For the United States, the realization that Syria is not serious about, and may in fact be avoiding peace, should dictate treating Damascus more in line with its actual behavior than with unsubstantiated expectations of future improvements. This means insisting that Syria is not exempt from international law, and can no longer treat Lebanon as an object for plunder and a launching pad for attacks against Israel, regardless of Israel's presence on the Golan Heights.
Israel, for its part, should move up the self-imposed deadline for withdrawal from Lebanon from July. This, coupled with a diplomatic effort to enlist the United Nations to facilitate an Israeli withdrawal through implementation of Security Council Resolution 425, is an appropriate response to the unmasking of Syrian intransigence in Geneva. (Jerusalem Post Mar 28)
The apparent failure yesterday of President Clinton's latest effort to come to closure with Syria's dictator, Hafez Assad, on the terms for restarting -- if not for concluding -- direct Israeli-Syrian negotiations amounts to a stay of execution, not a commutation of sentence. It is predictable that Assad, as cunning as he is ruthless, appreciates that his negotiating position is likely to improve as the clock runs out on Mr. Clinton's presidency. The decrepit Syrian may ultimately pass on a deal with his abiding enemy, Israel, but if he actually wants one he will wait until it has been sweetened considerably.
That being the case, no one should be under any illusion: There is no time for further deferring serious thought and debate about the price that will ultimately have to be paid by the United States, to say nothing of Israel, for Mr. Clinton's Middle East legacy. An important contribution toward that debate has recently been made by an impressive array of national security experts who have issued the attached memorandum to the Congress under the sponsorship of the Jewish Institute for National Security Affairs (JINSA).Particularly noteworthy is the warning offered by these experts against one particularly insidious form of bakshish President Clinton seems prepared to offer Assad: materiel assistance for Syria's armed forces. "It appears that Syria is seeking a qualitative improvement in its military forces for purposes that are unlikely to advance Western interests in general, or American interests in particular. As American military professionals, we strongly oppose the rehabilitation of Syrian military capabilities -- whether directly or through the provision of economic assistance that permits the Syrian government to spend its own limited resources on military equipment."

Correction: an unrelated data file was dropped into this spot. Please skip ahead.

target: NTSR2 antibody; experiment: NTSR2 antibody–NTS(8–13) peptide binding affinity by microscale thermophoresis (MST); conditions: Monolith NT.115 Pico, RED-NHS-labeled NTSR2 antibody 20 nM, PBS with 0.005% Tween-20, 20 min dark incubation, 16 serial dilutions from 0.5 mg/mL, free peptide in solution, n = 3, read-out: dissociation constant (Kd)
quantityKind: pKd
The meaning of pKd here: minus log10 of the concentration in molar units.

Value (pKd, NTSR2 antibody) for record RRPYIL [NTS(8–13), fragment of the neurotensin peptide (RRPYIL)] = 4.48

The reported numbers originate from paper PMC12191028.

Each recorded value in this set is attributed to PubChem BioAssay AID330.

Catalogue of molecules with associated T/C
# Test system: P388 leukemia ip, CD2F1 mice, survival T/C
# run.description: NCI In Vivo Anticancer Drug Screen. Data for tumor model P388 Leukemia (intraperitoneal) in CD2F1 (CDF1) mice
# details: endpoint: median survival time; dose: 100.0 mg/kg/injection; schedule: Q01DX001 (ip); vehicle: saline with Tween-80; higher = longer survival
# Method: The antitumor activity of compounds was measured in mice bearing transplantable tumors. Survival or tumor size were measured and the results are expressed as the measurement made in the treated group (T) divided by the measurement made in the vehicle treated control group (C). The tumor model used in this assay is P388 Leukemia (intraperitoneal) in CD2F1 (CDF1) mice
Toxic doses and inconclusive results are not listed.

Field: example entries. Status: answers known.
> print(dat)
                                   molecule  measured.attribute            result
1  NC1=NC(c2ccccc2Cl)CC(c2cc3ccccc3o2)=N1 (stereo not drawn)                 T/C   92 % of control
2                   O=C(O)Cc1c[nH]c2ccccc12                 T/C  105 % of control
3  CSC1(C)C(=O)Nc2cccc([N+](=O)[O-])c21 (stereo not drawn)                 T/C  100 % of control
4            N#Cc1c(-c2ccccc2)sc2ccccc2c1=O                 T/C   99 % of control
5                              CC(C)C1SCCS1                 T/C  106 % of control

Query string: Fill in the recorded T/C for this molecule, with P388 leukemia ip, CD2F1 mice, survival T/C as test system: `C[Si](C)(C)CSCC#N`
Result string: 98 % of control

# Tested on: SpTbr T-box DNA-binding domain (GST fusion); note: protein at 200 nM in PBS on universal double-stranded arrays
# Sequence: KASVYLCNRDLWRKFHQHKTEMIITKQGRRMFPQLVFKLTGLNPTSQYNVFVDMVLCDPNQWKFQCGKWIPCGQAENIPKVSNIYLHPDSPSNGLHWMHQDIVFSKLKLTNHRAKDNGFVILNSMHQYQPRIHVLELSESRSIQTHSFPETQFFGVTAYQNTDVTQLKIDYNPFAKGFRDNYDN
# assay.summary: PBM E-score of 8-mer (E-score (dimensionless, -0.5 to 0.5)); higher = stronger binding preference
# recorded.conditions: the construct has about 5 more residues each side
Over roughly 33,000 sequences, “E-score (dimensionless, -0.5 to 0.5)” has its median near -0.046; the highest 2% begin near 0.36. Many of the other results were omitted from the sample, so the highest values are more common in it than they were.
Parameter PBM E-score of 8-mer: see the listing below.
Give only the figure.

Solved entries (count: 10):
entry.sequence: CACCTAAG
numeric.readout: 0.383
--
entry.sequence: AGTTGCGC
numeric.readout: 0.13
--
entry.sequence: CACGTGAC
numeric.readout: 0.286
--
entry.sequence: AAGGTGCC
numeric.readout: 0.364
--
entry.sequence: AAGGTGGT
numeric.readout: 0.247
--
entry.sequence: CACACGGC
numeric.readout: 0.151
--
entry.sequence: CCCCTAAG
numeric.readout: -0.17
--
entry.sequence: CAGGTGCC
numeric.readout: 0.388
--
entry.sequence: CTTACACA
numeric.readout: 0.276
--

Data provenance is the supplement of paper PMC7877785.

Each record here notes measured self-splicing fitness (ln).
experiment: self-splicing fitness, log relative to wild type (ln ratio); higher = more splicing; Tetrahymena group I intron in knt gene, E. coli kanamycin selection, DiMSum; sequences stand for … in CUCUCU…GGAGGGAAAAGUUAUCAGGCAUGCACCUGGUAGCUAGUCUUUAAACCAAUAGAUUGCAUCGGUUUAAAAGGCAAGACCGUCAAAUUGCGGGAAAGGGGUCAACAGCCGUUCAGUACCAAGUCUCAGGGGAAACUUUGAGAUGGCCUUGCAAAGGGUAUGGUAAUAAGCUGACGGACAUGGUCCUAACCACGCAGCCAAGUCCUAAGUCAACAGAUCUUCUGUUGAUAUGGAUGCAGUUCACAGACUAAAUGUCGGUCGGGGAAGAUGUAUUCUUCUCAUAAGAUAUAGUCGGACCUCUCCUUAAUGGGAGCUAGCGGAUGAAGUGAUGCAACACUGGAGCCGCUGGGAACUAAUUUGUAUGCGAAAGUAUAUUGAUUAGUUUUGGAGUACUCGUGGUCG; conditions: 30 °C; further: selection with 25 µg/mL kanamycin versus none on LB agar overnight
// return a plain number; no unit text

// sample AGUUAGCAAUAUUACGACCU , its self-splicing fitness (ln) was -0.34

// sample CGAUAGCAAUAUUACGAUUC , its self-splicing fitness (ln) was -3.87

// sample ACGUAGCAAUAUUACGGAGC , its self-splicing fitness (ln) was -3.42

If a report in the 27 March edition of the Sunday Times of London is accurate, there may be even greater danger associated with Mr. Clinton's efforts to lubricate Israel's surrender of the Golan Heights. According to an article headlined "Israeli Plan for Golan Nuclear Shield," the paper says the Barak government plans to place neutron land mines -- reduced-blast nuclear devices designed to kill with intense radiation -- as a means of protecting Israel from attack once Syria can again use the Heights as an invasion route. [Israeli] military sources say that although the Israeli government will not acknowledge it -- Israel does not admit it is a nuclear power -- portable, low-yield neutron bombs have been perfected over the past two decades at a factory in the west of the country....Israel, fearing a repeat of Syria's invasion in 1973, has demanded that any deal include the withdrawal of all of Assad's tank units north to the Damascus basin, but military strategists concede that even if that were implemented, a Syrian rapid invasion force could be at the new Israeli border within 12 hours....[Israel's neutron weapons] apparently [have] a yield of 250 tonnes and could subject anyone within a radius of several hundred yards to a potentially lethal dose of radiation while leaving military vehicles beyond the point of impact largely intact.
Israel may well feel it needs nuclear landmines to provide a deterrent to renewed Syrian aggression once the strategic depth afforded by the Golan Heights is lost. It says volumes about the folly of a so-called "peace process" that would replace a secure and peaceable border with one that could precipitate a nuclear conflagration -- and the inadvisability of continued American pressure to bring it about. (Center for Security Policy Mar 27)